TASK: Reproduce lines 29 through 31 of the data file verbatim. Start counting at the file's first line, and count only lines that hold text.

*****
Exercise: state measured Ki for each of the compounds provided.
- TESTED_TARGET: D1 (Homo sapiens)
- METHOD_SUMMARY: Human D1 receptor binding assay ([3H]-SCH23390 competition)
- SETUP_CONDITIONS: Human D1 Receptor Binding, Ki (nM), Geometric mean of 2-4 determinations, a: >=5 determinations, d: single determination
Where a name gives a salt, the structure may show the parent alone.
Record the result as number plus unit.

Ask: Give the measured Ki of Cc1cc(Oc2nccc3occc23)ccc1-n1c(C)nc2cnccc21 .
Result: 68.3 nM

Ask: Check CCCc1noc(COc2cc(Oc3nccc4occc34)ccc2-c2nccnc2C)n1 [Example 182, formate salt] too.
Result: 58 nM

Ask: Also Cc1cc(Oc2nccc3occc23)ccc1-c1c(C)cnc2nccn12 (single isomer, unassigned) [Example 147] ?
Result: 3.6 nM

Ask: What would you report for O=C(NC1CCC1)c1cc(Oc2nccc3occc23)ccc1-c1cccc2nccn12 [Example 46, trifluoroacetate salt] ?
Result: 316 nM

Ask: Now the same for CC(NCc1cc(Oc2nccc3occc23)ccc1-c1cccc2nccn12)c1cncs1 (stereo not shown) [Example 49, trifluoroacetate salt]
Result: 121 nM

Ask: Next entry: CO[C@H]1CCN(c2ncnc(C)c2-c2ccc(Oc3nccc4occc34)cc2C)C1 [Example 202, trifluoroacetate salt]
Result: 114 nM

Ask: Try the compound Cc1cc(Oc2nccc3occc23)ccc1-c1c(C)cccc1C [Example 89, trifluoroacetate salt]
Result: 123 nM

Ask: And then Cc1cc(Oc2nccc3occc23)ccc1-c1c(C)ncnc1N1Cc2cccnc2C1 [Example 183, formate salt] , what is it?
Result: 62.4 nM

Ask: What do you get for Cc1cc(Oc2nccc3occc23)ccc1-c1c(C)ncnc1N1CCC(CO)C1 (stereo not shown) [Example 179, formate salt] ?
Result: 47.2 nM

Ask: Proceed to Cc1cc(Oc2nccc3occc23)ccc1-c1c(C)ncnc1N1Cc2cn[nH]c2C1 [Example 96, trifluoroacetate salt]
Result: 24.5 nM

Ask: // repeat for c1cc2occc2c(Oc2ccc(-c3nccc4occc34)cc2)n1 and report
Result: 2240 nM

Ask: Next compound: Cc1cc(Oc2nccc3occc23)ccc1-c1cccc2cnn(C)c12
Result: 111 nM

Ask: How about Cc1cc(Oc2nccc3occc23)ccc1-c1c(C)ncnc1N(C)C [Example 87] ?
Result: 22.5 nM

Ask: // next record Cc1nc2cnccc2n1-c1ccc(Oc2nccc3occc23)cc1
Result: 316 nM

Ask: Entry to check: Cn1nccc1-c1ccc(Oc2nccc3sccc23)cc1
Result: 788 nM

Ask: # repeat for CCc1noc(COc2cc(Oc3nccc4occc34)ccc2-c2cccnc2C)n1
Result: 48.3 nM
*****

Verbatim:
Ask: Next compound: Cc1cc(Oc2nccc3occc23)ccc1-c1cccc2cnn(C)c12
Result: 111 nM

Ask: How about Cc1cc(Oc2nccc3occc23)ccc1-c1c(C)ncnc1N(C)C [Example 87] ?